The people who helped Philadelphia get counted during the 2020 Census are now turning their focus to protecting the city from the coronavirus.
“I’m actually very happy to share that we are going to be pivoting the Philly Counts network starting on Monday to work on vaccine distribution and education, with a goal of 70% vaccination for all of our neighborhoods,” said Stephanie Reid, the executive director for Philly Counts, the city’s initiative to ensure that the federal census reached all city households.
Philadelphia’s vaccine rollout is now under intense scrutiny after allegations of mismanagement and misconduct on the part of city vaccine-provider partner, Philly Fighting COVID, first reported in a WHYY News and Billy Penn investigative series. In addition, recent data shows that the vaccine distribution has not been equitable, with white Philadelphians representing nearly 60% of all vaccine recipients.
Philly Counts believes that its grassroots network in underserved communities will help the city address an unequal rollout. Throughout the census, its staff and volunteers worked to connect with underserved communities and build trust. As with the federal census, the vaccine is an abstract concept prone to misinformation.
“There is a lot of confusion and misinformation out there around vaccines, so I think that’s going to be our first step … just trying to get a broad base of people in the city who have good standard information,” Reid said.
At a press conference Friday announcing the group’s pivot and the results of a city review of census results, Reid said that a major problem with the census process was the lack of federal support for an outreach effort taking place during a pandemic.
“Obviously, there were enough challenges pre-pandemic for us to need a comprehensive plan, but then we had COVID, and there was a whole new set of challenges that we had to overcome,” Reid said.
Though she stopped short of calling actions by the Trump administration sabotage, she pointed to several Trump efforts that stymied the count locally.
“The big first thing that happened was that the Trump administration proposed … that citizenship question I’m sure many of you will remember. It was never on the census, but unfortunately a lot of damage was done just by talking about it being on the census,” Reid said.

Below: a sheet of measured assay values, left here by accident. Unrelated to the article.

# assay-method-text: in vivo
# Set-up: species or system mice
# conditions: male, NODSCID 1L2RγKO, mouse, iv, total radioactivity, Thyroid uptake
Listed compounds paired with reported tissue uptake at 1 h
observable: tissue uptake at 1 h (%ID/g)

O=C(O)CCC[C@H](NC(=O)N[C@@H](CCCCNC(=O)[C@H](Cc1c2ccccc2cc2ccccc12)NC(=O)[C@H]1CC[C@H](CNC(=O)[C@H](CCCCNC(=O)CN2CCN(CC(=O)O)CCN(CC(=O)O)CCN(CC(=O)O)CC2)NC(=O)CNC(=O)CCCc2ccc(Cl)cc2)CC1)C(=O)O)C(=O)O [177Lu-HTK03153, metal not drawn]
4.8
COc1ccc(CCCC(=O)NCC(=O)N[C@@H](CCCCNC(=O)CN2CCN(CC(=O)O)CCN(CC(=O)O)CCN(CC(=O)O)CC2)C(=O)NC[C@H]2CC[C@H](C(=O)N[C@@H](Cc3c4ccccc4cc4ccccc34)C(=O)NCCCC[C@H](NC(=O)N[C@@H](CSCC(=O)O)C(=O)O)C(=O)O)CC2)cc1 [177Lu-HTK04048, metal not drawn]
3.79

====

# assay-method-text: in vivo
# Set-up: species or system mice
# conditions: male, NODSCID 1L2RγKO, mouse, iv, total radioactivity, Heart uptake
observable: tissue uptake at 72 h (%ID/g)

With a self-response rate of 57% in 2020, the census reached fewer people during the pandemic than it did in 2010, when that rate was 62%.
When compared to cities with similar demographics, such as Detroit and Baltimore, Philadelphia had the largest improvement in self-response rate from the start of the census on April 1 until Oct. 28.
“What we can infer from this information is that the tactics that we use to engage people actually were very effective, and we should be looking to do this kind of engagement again in the future,” Reid said.
Philly Counts cautioned people not to speculate about the complete count from these numbers because the full report from the Census Bureau will not be released until April.
“According to the Census Bureau, they got a complete count everywhere, because they can count people one way or another,” Reid said.
However, undercounting is not out of the realm of possibility.
Ultimately, she credited the community for pulling off this initiative during trying times.
“I think one of the biggest things that we have learned through this is that it’s actually the people in the community that are making the biggest investment,” Reid said.
You can read the full 2020 Philly Counts report here.
WHYY is one of over 20 news organizations producing Broke in Philly, a collaborative reporting project on solutions to poverty and the city’s push towards economic justice. Follow us at @BrokeInPhilly.
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